- The Magazine
- Current Issue
- Events & Shows
- Web Extras
- Yellow Pages
The holidays are a magical time in the historic small town of Virginia City.
Christmas is special on the Comstock. The crisp mountain air sets the stage for a perfect holiday. Two decades ago, as a student intern pastor at First Presbyterian Church, I had the privilege to experience holiday magic in Virginia City.
I stepped out of St. Mary’s in the Mountains early on Christmas morning. Sometime during the Midnight Mass the raging storm had blown itself out. Clear skies, with winter constellations so bright they seemed to be within my grasp, greeted me. Crisp cold air billowed from my mouth like a chimney. I zipped my coat tight, bid my friends a merry Christmas and headed home, walking up the hill toward the lighted V, high on Mount Davidson. Snow squeaked under my feet. The scent of pinion burning in woodstoves filled the air. C Street was nearly deserted.
Climbing higher toward home, I quickly surveyed the town. Some lights were still on in a few houses and they stood as cheery refuges from the cold. But most were dark. Folks had settled in for a long winter’s nap. I was tired and ready to do the same.
Christmas Eve was busy. I’d awoken to a zephyr blowing in from the Sierras, bringing the first major snowfall of the season. By midday, there was enough snow to ski. A few friends and I skied the railroad grade to Gold Hill. I came back early to prepare for the evening’s candlelight worship at church. We’d planned a service of lessons and carols and had recruited a number of readers for the Scripture passage. But the snow kept coming, and soon the calls poured in from those who lived in the valley and were unable to make it into town. Hearing that the road to Carson City had been closed, I began to worry.
I headed to church early that evening and was relieved to find Howard practicing on the organ. “At least we’ll have carols,” I thought. Howard was scheduled to play for our service and St. Mary’s later in the evening. As I grumbled about the snow and people not making it in for the service, Howard assured me we’d get through it.
Everything fell into place. We recruited new readers as people gathered. Despite the weather, the church was packed. We huddled close as the storm blew hard enough to cause the candles on the communion table to flicker. After the benediction, a group of us gathered at the Mark Twain Saloon for a drink and headed down to St. Mary’s. Despite the storm and uncertainties of the day, it was a delightful evening.
Christmas has always been special on the Comstock. It was only a few years before the discovery of the Lode that Protestant churches in America started celebrating the holiday. It’s hard to fathom today, but most American Protestants in the early 19th century shunned the holiday, and the Puritans of New England even outlawed the celebration.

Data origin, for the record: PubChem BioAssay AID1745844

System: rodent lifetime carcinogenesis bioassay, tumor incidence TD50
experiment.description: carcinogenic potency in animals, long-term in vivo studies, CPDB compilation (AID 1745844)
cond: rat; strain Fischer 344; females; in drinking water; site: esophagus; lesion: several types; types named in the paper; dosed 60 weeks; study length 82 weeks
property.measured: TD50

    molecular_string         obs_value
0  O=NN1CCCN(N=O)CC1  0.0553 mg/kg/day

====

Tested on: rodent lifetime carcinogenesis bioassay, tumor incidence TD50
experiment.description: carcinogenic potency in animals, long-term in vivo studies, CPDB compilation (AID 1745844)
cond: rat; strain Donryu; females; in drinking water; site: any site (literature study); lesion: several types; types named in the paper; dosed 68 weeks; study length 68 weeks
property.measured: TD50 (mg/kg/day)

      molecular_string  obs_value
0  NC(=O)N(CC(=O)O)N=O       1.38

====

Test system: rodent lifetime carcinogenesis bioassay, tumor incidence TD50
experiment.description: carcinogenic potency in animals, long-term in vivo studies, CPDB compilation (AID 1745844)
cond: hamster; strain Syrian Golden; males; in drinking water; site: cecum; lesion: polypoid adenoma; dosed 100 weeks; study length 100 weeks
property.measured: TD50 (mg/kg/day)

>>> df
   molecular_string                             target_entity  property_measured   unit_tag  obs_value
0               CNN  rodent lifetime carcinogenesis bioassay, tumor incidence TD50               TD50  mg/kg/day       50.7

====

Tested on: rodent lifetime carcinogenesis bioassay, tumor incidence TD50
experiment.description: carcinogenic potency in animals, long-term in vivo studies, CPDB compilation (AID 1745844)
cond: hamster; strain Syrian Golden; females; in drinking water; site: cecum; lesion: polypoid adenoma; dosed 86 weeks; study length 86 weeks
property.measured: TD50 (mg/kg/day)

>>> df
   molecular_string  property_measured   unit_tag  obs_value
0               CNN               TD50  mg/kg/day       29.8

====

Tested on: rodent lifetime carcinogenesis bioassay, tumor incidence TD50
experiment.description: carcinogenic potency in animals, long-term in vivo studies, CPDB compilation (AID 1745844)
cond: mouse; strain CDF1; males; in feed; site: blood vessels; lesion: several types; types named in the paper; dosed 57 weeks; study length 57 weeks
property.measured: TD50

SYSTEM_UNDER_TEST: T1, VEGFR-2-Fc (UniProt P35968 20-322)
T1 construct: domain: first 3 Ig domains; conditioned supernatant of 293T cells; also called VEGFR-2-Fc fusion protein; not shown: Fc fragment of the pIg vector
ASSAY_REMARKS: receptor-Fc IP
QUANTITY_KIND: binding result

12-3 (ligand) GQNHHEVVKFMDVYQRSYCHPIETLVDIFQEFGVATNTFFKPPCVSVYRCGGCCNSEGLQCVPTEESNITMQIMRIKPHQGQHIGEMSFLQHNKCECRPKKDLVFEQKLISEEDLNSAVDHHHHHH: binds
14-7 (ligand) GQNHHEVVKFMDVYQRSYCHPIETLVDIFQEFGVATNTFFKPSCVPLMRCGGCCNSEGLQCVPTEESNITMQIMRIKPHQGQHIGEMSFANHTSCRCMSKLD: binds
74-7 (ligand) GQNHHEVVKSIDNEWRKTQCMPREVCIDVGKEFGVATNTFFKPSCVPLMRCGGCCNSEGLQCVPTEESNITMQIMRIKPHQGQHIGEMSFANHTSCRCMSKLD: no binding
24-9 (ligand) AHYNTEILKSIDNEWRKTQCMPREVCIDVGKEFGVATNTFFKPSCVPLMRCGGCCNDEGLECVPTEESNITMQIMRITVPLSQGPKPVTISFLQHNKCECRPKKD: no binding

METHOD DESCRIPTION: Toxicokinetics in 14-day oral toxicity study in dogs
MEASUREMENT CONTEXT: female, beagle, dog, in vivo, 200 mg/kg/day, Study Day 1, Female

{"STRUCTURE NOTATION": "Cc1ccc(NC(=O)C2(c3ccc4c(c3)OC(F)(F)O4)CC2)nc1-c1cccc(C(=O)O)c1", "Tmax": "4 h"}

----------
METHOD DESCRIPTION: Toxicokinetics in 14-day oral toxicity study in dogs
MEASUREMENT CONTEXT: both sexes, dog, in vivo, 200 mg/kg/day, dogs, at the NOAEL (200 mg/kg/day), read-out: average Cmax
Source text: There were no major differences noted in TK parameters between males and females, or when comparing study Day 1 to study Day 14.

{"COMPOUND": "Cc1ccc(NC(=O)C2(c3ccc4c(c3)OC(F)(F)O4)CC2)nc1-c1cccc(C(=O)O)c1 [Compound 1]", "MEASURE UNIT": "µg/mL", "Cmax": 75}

But in the midcentury, with an increase of Lutheran immigrants, churches began to rethink the holiday. From the early years of the Comstock, Protestant and Catholic churches held special Christmas programs. By the late 1860s, Christmas trees were appearing and were used to draw children to the services. An 1869 report from the Presbyterian church noted that the children enjoyed an “impartial and liberal distribution of gifts” as the adults enjoyed “the smiling faces of the young people.”
Santa also began to appear. In 1871, Santa made a visit to the Presbyterian church in Carson City. Mr. Moody, the principal of the public schools, played the part and told the children the Nativity story. In 1876, a Santa who “looked like the twin brother of Wesley Baker” showed up at the Methodist Episcopal Church.
Christmas celebrations often included concerts. A few weeks before Christmas 1888, a concert to raise money for Christmas gifts featured “the best talent in Virginia City, Carson City, and Sacramento,” and included piano, harp, guitar, violin, and cornets with solos, trios, and quartets singing.
In the 19th century, the mines and mills closed on Christmas. Early in the Comstock’s history, with a large number of single men, many spent the day drinking and fighting. However, over time, the Comstock became more settled. By 1883, the community had matured enough that an editorial in the Territorial Enterprise boasted that the day had passed peacefully. “The police had nothing to do, and Sheriff Brown did not even get a lodger.”
Christmas was a time for generosity. In the 1880s, as the mines on the Comstock began to wane and unemployment rose, churches and saloons gave out lunches so no one would go hungry. As late as 1890, John Mackay sent a $500 check to his superintendent on the Comstock, with the instruction that he call together all clergy, Protestant and Catholic, to make the distributions without discrimination to those in need.
Christmas is still special on the Comstock. It’s the perfect season to visit. Although tourists from the warmer months have thinned out, many businesses remain open. Without the crowds, it is easier to shop for gifts. It’s also an ideal place to get away from the hectic pace of the season. You can walk down the boardwalk, breathe the crisp mountain air, and enjoy lunch or a drink in one of the saloons—just like the old days.